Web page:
“Our covenant is for 20 years, which is, you know, a long time,” says Morris. “But when I purchased it, I was single, and I was 38 years old. So at that point I didn’t really foresee a whole lot changing. But it did.”

Now, despite her less-than-ideal living conditions, Morris has concluded she really only has one option: deal with it.

“I just decided that we have to tough it out,” she says. “My husband and I decided we weren’t going to have another child.”

Morris is far from alone in her predicament. Behind the gleaming facades of new condo buildings across the city, ADU owners are suffering from a combination of skyrocketing costs and an inability to get out.

A resident of the Chase Point Condos in Friendship Heights, who requested anonymity due to her law-enforcement background, has seen an even bigger increase in her condo fees, from $384 when she bought the place in 2008 to $813 now. That’s more than her monthly mortgage payments of $756. But for the time being, she’s not looking to sell it.

“I don’t have anywhere else to go,” the resident says. “And hopefully, if I can afford to hold onto it, when I die, I have a son, and I would want for this to be his place.” But if the condo fees hit $1,000 a month, she says, she’ll have to find a way to move.

“This program is an excellent program,” she says, “but it’s subject to abuse if there’s no oversight.” She wants to see the city monitor condo fees, and also points to shoddy construction and maintenance in ADUs. Her unit, she says, suffers from an uneven floor, bad electrical wiring, and cracked tiles.

Morris, too, complains of an unresponsive condo board that doesn’t sympathize with ADU owners’ protests over excessive fees and assessments. “The response has always been that this is the most equitable way they’ve come up with,” she says. “But the degree to which this is a hardship for people, I don’t think they’re completely aware.”

The ADU program is about to be joined by a cousin of sorts that could suffer from similar problems. The inclusionary zoning law, enacted in 2009, requires all developers of large new residential buildings to set aside a certain percentage of the units for low-income residents. The program got off to a very slow start amid the recession and legal challenges—D.C.’s first IZ unit wasn’t sold until this July—but the city expects more than 1,000 IZ units to be built in the next few years. Rather than having limited covenants, IZ units are set up to be permanently affordable. But the same condo fee issues apply, which could mean many more low-income residents could be blindsided by escalating costs in the future.

So what’s left to do? Sarah Scruggs of the affordable housing company Manna says the best option for DHCD might be to cut its losses by allowing ADU owners to sell their units at market rate, possibly splitting the profits with the city. The units would no longer be affordable—an admission of defeat for the city in its quest to promote affordable housing—but at least the ADU owners wouldn’t be stuck in condos they couldn’t afford.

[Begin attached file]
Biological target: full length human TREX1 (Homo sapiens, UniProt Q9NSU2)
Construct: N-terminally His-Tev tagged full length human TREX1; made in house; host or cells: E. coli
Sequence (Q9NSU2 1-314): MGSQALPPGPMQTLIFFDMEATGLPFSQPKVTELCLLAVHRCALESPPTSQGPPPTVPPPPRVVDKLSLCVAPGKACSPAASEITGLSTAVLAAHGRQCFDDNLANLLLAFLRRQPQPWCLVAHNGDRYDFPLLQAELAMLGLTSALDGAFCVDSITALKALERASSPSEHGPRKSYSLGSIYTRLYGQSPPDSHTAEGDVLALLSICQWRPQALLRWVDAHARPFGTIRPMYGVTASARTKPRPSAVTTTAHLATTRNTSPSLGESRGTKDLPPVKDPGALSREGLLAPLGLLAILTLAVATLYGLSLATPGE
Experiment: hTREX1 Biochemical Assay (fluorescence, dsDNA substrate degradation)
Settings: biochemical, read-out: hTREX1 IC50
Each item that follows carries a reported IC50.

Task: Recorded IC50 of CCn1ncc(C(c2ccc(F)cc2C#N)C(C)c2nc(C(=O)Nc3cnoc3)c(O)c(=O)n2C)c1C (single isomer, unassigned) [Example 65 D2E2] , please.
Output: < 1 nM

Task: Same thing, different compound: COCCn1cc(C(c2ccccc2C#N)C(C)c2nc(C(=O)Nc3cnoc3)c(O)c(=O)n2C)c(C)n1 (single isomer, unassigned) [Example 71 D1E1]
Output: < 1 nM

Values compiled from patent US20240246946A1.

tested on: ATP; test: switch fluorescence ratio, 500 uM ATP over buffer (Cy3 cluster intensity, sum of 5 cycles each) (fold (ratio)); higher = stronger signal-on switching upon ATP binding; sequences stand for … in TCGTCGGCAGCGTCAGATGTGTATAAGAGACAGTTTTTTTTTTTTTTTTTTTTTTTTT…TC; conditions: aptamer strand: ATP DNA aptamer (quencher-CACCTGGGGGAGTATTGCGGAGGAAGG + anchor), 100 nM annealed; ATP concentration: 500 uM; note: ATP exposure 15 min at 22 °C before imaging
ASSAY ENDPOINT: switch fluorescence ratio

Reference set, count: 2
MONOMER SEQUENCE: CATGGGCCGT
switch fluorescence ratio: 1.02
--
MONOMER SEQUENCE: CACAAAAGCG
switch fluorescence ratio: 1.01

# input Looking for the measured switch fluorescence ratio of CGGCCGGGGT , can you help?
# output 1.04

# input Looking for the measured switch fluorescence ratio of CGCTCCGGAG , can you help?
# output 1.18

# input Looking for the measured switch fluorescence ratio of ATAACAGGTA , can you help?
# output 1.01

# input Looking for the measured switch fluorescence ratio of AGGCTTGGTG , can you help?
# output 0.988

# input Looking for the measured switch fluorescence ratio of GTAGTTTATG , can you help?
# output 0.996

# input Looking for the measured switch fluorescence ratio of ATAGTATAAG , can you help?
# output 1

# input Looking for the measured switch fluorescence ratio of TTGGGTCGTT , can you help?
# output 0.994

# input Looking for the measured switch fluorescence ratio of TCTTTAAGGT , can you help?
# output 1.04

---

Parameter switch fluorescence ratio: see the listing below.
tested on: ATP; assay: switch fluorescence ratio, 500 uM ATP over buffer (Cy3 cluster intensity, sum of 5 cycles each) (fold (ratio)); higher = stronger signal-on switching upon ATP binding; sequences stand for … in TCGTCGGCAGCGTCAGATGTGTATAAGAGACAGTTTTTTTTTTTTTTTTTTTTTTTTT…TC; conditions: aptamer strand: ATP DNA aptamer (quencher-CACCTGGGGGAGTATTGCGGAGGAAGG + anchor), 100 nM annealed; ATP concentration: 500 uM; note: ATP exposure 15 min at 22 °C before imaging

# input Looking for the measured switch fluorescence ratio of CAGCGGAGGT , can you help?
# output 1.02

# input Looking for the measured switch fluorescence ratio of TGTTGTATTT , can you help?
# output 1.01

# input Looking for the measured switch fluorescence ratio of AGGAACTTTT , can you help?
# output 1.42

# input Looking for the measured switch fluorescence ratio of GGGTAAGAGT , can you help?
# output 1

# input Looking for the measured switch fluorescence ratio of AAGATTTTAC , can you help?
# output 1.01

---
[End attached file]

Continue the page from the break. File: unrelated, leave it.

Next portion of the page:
“I would just like for them to let go of a lot of these and say, ‘This is a well-intended policy with some unintended consequences,’” Scruggs says. Absent that, she advocates a ceiling on condo fee increases for ADU owners and better public information to ensure that ADU purchasers know what they’re getting themselves into.

DHCD Director Michael Kelly, who declined to comment, met with Manna and ADU owners in August. His spokesman Marcus Williams says DHCD is reviewing concerns about ADUs and aims to “revamp the policies and procedures for the oversight of the ADUs.”

Not all ADU owners have horror stories. Carley Lester, a 32-year-old Department of Defense contractor, has owned an attractive, well-maintained ADU at the City Vista building near Mount Vernon Square for nearly five years. In that time, she says, her condo fees have gone up by only about $50. She credits a helpful condo board that’s established a valet service and lobby ATM whose revenues offset building maintenance costs.

But she knows things could get tough for her soon, thanks to the 20-year covenant on her condo. Two neighbors of hers have recently tried and failed to sell their ADUs. If Lester’s life situation does change, she says, she’ll think about selling the condo or renting it out illegally, in which case she’d run the risk of losing it. Unless DHCD alters its rules—which she’s hoped from the start it will—that’s a possibility she’ll have to consider.

“If I wanted to get married and have a kid,” she says, “I couldn’t possibly stay in this place.”